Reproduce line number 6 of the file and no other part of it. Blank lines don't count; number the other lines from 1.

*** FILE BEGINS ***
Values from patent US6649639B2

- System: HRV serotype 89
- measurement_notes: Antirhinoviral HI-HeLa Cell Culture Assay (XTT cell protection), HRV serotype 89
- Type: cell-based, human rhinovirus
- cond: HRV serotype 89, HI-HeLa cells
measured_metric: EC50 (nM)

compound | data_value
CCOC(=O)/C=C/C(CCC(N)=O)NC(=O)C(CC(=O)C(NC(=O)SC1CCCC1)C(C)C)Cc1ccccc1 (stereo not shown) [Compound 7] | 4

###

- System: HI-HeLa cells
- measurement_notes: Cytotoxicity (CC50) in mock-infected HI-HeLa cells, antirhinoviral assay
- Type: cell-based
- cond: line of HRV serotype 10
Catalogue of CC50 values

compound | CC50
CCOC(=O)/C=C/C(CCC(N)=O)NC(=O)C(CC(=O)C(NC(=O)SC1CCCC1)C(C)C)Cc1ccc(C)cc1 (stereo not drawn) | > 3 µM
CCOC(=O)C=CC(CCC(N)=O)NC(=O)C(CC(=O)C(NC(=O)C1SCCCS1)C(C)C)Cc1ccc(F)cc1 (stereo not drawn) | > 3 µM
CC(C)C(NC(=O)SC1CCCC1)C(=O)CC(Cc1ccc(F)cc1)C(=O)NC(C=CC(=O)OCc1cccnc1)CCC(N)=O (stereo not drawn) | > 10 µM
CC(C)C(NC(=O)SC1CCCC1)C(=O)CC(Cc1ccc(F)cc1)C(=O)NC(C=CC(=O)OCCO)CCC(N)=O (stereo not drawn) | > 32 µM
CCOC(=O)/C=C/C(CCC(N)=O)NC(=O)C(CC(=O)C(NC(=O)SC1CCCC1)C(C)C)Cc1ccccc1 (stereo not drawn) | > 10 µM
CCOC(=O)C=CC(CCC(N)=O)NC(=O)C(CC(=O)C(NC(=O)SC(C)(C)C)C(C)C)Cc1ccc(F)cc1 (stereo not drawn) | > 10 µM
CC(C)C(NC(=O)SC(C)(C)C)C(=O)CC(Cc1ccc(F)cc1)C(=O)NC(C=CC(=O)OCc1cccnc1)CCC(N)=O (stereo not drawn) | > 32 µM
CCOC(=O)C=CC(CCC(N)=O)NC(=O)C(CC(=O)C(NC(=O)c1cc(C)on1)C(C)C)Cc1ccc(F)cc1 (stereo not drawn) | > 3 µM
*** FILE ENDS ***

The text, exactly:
measured_metric: EC50 (nM)